Rodin Ruffle Blouse
Whenever I’m in Paris, it’s inevitable that I end up wandering through the collections at the Musée Rodin in Rue de Varenne. For inspiration, for anchor. For the confluence of shape, shadow, and light that never looks the same twice.
The museum once had a life as the Hôtel Biron. In 1905, awaiting a buyer, the building opened to tenants—Jean Cocteau, Henri Matisse, and Isadora Duncan, among them.
Auguste Rodin later moved into four south-facing rooms that opened onto the terrace. Those rooms became his studios. He even placed some of his works in the garden.
The risk of eviction was a recurring worry, so he struck a deal with the state, “reserving the right to reside there all my life.” In exchange, he transferred possession of his art, with the agreement that it would remain in the building that is now Musée Rodin.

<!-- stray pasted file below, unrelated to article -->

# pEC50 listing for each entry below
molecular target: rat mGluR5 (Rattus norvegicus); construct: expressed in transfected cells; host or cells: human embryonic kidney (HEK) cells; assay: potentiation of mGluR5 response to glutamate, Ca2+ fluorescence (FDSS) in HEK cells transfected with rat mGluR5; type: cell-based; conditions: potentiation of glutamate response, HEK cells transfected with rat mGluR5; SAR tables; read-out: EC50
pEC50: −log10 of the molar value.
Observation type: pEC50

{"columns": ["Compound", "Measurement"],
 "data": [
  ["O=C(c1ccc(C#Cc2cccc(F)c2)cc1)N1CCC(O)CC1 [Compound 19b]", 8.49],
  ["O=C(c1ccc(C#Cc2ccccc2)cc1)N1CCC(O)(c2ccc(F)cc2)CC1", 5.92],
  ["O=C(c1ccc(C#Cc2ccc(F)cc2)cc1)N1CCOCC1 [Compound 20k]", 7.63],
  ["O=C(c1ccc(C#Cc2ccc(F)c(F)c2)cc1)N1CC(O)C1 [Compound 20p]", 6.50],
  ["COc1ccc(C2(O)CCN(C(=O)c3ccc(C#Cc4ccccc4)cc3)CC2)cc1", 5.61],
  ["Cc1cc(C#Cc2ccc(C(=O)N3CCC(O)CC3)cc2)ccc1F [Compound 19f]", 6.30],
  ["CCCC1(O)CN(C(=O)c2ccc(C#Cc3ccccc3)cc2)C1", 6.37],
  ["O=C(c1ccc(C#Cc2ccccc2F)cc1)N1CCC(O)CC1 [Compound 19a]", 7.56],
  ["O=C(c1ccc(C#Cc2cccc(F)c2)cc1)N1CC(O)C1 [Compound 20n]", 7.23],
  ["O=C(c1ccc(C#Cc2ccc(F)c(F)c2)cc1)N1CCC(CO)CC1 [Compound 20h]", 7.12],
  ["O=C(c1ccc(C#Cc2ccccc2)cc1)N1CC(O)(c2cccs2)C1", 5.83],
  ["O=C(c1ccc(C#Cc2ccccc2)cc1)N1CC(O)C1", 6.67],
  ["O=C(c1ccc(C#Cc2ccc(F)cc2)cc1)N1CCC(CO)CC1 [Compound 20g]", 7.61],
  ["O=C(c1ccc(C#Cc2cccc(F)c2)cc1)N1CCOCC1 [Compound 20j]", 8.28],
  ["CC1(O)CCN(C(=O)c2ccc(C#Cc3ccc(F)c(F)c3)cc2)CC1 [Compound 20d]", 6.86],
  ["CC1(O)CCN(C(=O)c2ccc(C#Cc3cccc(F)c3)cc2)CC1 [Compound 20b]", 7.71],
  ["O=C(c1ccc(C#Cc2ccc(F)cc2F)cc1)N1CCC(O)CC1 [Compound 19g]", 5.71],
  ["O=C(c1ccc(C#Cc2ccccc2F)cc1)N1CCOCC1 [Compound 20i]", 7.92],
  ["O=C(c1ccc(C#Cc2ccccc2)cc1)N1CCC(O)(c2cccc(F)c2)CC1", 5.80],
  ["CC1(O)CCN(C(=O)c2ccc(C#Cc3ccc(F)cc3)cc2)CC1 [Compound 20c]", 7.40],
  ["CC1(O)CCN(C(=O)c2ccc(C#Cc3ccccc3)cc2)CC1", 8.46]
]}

I’ve always been especially drawn to sculpture. His, others. Cast in iron, or on a blouse made of chiffon.
You see it here.
Rodin Ruffle Blouse (No. 6200). Three stand-up ruffled layers at neck. Keyhole slit at center front with hook-and-eye closure. Poly chiffon body lined in polyester. Sleeves are unlined. Commands attention. Imported.